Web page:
The gangs are continually evolving. Having originated in Zamfara state, they have since spread to all neighbouring states – Kaduna, Kano, Katsina, Niger, Kebbi and Sokoto – and are growing in number and size. They are staging ever more mass abductions of students and other citizens in order to extract ransom payments from parents, families, communities or state governments, kidnapping over 700 schoolchildren and killing six between December 2020 and April 2021. But gang violence is no longer limited to hit-and-run attacks. In April, Muhammad Awaisu Wana, chairman of Niger Concerned Citizens, a civil society group, reported that armed groups had taken control of ten of fifteen wards in the Shiroro local government area of Niger state. Similar reports from Sokoto, Zamfara and Katsina indicate that the gangs have established a permanent presence in parts of these states.

Gangs are also scaling up their weaponry, acquiring general-purpose machine guns and rocket-propelled grenade launchers. Sheikh Ahmed Gumi, a prominent Muslim cleric who met several gang leaders in January, said they planned to buy anti-aircraft missiles to repel the Nigerian military’s aerial attacks. Gumi said: “What is currently happening … is insurgency and not banditry”. In April, gunmen stormed two military barracks in Niger state, killing at least seven soldiers; other assailants killed at least nine police officers in Kebbi state.

Rampant insecurity appears to be an opportunity for jihadists to extend their influence in the region by forging alliances with other armed groups.

Rampant insecurity appears to be an opportunity for jihadists to extend their influence in the region by forging alliances with other armed groups. A spike in jihadist activity in the North West raises the prospect that the region could soon become a land bridge connecting Islamist rebels in the central Sahel with the decade-old insurgency in the Lake Chad region of north-eastern Nigeria. Security sources point to a resurgence of the long-dormant Boko Haram splinter group, Jama’atu Ansarul Muslimina Fi Biladis Sudan (Group of Partisans for Muslims in Black Africa), better known as Ansaru, which was active in north-western Nigeria between 2011 and 2014. Elements of other Boko Haram offshoots, notably the Islamic State in West Africa Province, are arriving in the area.

At the same time, a poorly secured international boundary enables the influx of arms and facilitates the movement of jihadists to and from the Sahel, where local Islamic State affiliates have been expanding their influence. Moreover, as Crisis Group reported recently, organised banditry is spreading to neighbouring Niger’s south-western border strip between the towns of Maradi and Dogondoutchi.

The Growing Humanitarian Crisis

The violence is exacerbating the humanitarian crisis in the North West, which already has some of Nigeria’s highest levels of displacement, poverty, malnutrition and disease. The civil society organisation Global Rights reports that 1,527 people were killed by criminal and other armed violence in the North West in 2020, higher than the number (1,508) reportedly killed by the Boko Haram insurgency in the North East. In Kaduna state, the government reports that in the first three months of 2021, armed groups killed 323 people (compared to 628 in all of 2020) and kidnapped 949 others. The UN estimates that 279,000 people were displaced in Sokoto, Zamfara and Katsina by the end of 2020, and that almost 2.6 million people across the three states are facing food insecurity in 2021.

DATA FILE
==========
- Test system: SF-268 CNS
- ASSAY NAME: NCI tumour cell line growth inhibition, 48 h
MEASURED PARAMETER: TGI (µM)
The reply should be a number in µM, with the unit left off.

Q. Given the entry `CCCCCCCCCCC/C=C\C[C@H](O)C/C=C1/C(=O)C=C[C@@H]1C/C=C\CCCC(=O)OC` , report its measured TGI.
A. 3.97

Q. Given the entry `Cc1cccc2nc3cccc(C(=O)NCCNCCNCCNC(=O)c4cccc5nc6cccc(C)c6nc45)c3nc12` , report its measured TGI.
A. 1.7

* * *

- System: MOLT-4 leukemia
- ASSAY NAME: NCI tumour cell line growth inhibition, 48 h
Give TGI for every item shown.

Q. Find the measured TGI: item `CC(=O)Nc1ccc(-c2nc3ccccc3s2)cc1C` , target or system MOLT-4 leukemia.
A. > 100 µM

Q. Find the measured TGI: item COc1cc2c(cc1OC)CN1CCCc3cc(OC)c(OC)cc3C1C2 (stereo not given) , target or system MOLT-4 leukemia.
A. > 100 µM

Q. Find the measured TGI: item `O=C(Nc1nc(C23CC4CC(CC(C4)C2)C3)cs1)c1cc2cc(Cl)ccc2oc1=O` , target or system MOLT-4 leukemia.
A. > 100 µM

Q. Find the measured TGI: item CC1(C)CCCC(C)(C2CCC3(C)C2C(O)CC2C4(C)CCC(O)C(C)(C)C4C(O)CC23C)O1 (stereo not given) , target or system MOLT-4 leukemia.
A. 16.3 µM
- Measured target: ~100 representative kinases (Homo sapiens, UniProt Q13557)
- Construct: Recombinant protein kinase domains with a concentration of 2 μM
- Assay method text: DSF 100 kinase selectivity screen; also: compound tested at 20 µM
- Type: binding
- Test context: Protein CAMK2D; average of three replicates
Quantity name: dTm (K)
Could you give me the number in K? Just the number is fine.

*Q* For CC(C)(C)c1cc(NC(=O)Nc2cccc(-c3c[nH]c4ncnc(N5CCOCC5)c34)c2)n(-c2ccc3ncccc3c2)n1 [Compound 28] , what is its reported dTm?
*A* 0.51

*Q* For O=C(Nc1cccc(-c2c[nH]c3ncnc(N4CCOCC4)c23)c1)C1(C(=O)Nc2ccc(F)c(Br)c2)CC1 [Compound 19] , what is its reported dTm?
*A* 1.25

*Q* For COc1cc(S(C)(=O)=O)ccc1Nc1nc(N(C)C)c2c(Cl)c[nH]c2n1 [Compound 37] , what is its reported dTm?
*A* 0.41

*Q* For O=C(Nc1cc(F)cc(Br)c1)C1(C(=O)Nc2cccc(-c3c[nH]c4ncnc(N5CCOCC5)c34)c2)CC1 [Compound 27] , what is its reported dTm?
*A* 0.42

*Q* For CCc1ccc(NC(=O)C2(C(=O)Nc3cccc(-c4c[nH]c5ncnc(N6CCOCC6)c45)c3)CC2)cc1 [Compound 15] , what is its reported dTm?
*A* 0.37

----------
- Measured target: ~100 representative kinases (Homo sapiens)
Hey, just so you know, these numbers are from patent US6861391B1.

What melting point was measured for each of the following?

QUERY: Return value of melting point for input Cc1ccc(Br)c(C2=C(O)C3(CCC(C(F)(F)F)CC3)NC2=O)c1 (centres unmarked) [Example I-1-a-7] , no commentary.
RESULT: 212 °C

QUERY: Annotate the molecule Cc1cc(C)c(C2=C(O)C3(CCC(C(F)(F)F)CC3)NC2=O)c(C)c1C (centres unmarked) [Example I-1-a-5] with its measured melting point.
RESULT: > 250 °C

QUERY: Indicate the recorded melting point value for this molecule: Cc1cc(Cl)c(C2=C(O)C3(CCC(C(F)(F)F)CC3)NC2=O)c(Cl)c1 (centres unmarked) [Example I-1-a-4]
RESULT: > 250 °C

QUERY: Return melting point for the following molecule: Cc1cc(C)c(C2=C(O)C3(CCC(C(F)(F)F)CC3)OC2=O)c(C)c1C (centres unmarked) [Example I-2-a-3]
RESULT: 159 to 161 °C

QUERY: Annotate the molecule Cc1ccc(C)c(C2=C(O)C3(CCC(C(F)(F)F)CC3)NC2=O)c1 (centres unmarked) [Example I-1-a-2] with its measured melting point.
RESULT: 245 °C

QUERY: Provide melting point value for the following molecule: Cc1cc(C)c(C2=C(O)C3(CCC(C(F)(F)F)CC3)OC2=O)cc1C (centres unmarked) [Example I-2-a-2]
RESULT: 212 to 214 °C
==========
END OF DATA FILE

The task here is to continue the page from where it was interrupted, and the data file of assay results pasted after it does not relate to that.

Poverty is rising across the region. Gangs deny farmers access to their fields unless they pay levies, often making it impossible for them to plant or harvest crops. In Katsina state, Governor Aminu Masari said farmers have abandoned over 50,000 hectares of land in 2020. Amid the surge of kidnappings, ransom demands have forced many families – and sometimes entire communities – to sell property and take on debt. Some rural communities have agreed to pay taxes to armed groups to avoid attacks, an arrangement that further impoverishes residents.

Women have been disproportionately affected. Hundreds have been killed in attacks on their villages in recent years. Thousands have been widowed, leading to an increase in the number of single-income households. The violence has forced thousands more to flee their homes, abandoning farms, livestock and trades, thus losing sources of income. As gangs destroy markets and loot shops and warehouses, they cut off access to credit for many small-scale female traders. Wealthier business owners have also slashed their trade volumes in order to avoid travelling to suppliers on the region’s increasingly dangerous roads. Sexual violence is widespread. Having lost their livelihoods, some women have resorted to street begging or sex work so as to survive.

Furthermore, the violence poses a serious threat to education in the North West and Nigeria more broadly. Since December 2020, authorities shut down hundreds of schools across seven states – Jigawa, Kaduna, Kano, Katsina, Sokoto, Yobe and Zamfara – until better security arrangements are in place or the risk of mass abductions lowers. The use of some schools’ premises as displaced persons’ camps is also disrupting learning. Lower enrolment and attendance, resulting from insecurity, could add to Nigeria’s population of out-of-school children, already estimated at over 10 million and among the highest in the world.

Even more worryingly, the crisis is eroding the government’s capacity to perform certain core functions. On 5 May, citing the insecurity in the North West, the federal House of Representatives asked the National Population Commission to postpone the 2021 census until the situation improves. General elections scheduled for February 2023 may also prove impossible to organise in parts of the North West.

The Faltering Response

The Nigerian government lacks the personnel and resources to tackle the insecurity in the North West. Despite President Muhammadu Buhari’s repeated pledges to crush the armed groups, as well as police and military operations that have killed hundreds of gang members since 2015, attacks continue. The faltering federal response is fuelling conspiracy theories that some government officials may be complicit in, or even profiting from, the violence.